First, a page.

Emmanuel Macron’s victory in May’s French presidential elections was hugely welcomed by the currency markets which breathed a sigh of relief when he prevailed against the challenge of the anti-EU Front National.
While the Pound continues to languish with Brexit uncertainty still hanging over Britain, the Euro, at least for now, is not about to be subjected to political turmoil.
It must be acknowledged that the French elections did not have an overall positive impact on European markets. After a brief rally in which it hit a six-month high against the US Dollar, the Euro fell back in value, France’s CAC 40 index closed down 0.9 per cent and Germany’s DAX dropped 0.2 per cent immediately after Mr Macron’s victory. This was possibly a reflection on the fact that he is a political outsider who is yet to be tried and tested. The potential for much more severe market reaction from a Le Pen victory, however, was at least averted.
WithFrench and Dutch elections so far delivering relatively stable outcomes in terms of their impact on the markets and currency valuations, how do we assess prospects for the remainder of the year with the UK facing Brexit and Germans set to go to the polls in September?
Following last year’s vote to leave the European Union, UK businesses had to quickly come to terms with the fact that Sterling sank by 20 per cent against other major currencies. A year later the Pound remains low. As Britain begins to negotiate its terms of departure from the EU, there is, according to many leading currency strategists including Deutsche Bank’s George Saravelos, potential for a further drop in value.
Despite the rejection of anti-EU parties in France and the Netherlands, there are still threats hanging over the future value of the Euro as an anti-EU mood continues to grow in some parts of Europe. While this isn’t anywhere near the same scale as wesaw in the UK in the lead up to the 2016 EU referendum, events in the year ahead could still prove significant in determining the longer term fate of the single currency.
Germany’s elections will be held on 24th September with Angela Merkel running for her fourth term. This election comes at a challenging time for the Chancellor and her Christian Democratic Union (CDU) party. The refugee crisis in 2015, which saw Germany welcome 1.1 million people from countries like Iraq, Syria and Afghanistan, has been followed by some high profile terror incidents in the country which have thrown into question whether Ms Merkel will remain as Germany’s leader. She did, however, receive a recent boost when the CDU won regional elections in North Rhine-Westphalia, an area which traditionally votes for their Social Democratic Party (SPD) rivals. Reports of Ms Merkel’s demise could therefore be over-exaggerated.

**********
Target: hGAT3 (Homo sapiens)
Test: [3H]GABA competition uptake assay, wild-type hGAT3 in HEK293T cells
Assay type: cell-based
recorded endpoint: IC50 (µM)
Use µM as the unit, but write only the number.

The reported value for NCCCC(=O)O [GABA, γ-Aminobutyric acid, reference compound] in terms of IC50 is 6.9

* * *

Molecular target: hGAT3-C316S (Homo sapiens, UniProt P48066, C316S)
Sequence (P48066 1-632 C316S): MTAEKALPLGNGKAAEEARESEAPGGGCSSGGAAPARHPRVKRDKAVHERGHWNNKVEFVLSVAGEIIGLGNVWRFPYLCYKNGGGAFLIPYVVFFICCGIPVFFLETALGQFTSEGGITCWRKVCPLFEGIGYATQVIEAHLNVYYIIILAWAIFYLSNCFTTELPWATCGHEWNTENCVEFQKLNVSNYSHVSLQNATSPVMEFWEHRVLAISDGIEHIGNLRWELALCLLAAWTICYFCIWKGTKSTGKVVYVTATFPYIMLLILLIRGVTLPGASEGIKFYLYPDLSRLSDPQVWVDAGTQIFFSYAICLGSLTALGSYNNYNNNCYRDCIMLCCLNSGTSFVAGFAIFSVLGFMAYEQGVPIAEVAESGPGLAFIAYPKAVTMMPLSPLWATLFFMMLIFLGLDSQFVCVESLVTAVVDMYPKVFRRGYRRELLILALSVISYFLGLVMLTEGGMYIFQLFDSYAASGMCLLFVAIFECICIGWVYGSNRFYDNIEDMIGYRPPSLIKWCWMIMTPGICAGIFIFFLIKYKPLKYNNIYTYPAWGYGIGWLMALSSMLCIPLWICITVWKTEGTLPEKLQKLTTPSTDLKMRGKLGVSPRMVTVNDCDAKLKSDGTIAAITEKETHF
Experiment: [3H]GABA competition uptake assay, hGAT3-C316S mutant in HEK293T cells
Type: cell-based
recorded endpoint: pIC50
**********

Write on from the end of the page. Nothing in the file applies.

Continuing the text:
The forthcoming national contest now looks set to be a fight between Merkel’s centre-right CDUand Martin Schulz of the centre-left SDP. While The far-right and anti-European Alternative für Deutschland (AfD) party saw its vote squeezed in the recent regional elections, there’s still time between now and September for unanticipated events to shape the outcome of these nation-wide elections. Should more radical parties like AfDgain further traction, it could significantly impact the stability of the single currency.
The unfolding scenario in Europe presents a challenge to any businesses transacting in Pounds and Euros. We are facing at least two years (and likely more) of Brexit negotiations, which will impact both the British and European economies. The German elections, while currently looking likely to produce a Chancellor from a mainstream party, could yet throw up a few surprises which affect the markets. They will, in any case, very likely have an impact on currency markets, one way or another. Let’s also not forget the very real potential for the US Dollar to fluctuate significantly over the course of Donald Trump’s Presidency.
The potential for fluctuations in currency values is, of course, not always detrimental to business. It can present a threat as well as an opportunity for importing and exporting companies, depending where they conduct their operations and how well-prepared they are to capitalise on a rise or drop in currency value.
In a climate of uncertainty, such as we are currently experiencing, it is vital that companies implement a robust and comprehensive risk-management strategy to minimise their exposure to foreign currency movements which often result from political uncertainty.
Businesses with foreign currency requirements, especially those which trade across the UK and within EU nations, need to look at how they can best conduct their transfers strategically to manage their exposure and secure profitability. The starting point for developing such a strategy is to clearly understand what their level of exposure is in terms of currency movement. From there they can set out an appropriate budget rate and create a suitable hedging plan. Using a combination of forward contracts, spot deals and orders according to such a strategy can provide certainty and protection, shielding their bottom line and maximising the funds they receive.
As we saw with the UK’s EU referendum, the business community will have little impact on the outcome of forthcoming political events but companies can ensure they areas well prepared as they can be. This will help them mitigate risks and seize any potential opportunities that may result from further currency fluctuations that lie ahead.